Despite a pandemic-shortened season in which no fans attended games in 2020, the Royals franchise actually went up in value to $1.06 billion according to this year’s annual MLB valuation estimates from Forbes. That represents a 3.4 percent increase from the $1.025 billion estimate from a year ago. An ownership group led by John Sherman purchased the club for $1 billion in the fall of 2019.
Despite collective losses of $1.8 billion last year, Forbes estimates 29 of the 30 clubs increased value, the only exception being the Tampa Bay Rays, despite winning the American League pennant last year. This is reflected a continued demand for ownership stakes, with Steve Cohen purchasing the Mets for $2.42 billion last year, and the Fenway Sports Group buying an 11 percent stake of the Red Sox that would peg the value of that franchise at $3.4 billion.
The rise in value despite recent financial losses is due to enormous new national television deals that kick in for 2022. Collectively, ESPN, Fox, and TBS will pay MLB teams $1.8 billion annually beginning next year, a 19 percent increase over the old deals. Forbes points out that MLB still has inventory it could sell off, particularly weekday games it could sell exclusively to streaming services like YouTube, Facebook, or Amazon, which recently inked a $1 billion deal with the NFL for the exclusive rights to Thursday Night Football.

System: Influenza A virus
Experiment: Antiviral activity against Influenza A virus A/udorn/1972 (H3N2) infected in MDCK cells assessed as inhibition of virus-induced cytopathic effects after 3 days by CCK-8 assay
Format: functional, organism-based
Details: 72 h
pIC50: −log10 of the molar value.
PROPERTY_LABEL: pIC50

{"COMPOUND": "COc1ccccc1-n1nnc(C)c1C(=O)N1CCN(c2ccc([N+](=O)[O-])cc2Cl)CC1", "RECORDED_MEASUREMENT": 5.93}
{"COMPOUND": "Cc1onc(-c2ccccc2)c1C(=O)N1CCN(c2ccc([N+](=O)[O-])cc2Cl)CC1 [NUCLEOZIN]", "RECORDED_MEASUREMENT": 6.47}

Despite the rise in value, the Royals are still the third-least valuable franchise in baseball, ahead of only the Rays and Marlins. Forbes estimates the Marlins are worth $990 million, the lowest in baseball, and less than the $1.2 billion they were sold for in 2017, likely due to the debt saddling the franchise. The Yankees are the most valuable club, worth an estimated $5.25 billion, followed by the Dodgers, Red Sox, Cubs, and Giants.
The Royals fielded a team with an $89 million payroll on Opening Day this year, close to what they were scheduled to pay before the season was shortened last year. They recently signed a new television deal with Sinclair Broadcasting Group, which owns Bally Sports Kansas City, that will pay the team between $48-52 million per season, about double what they were receiving under their old deal.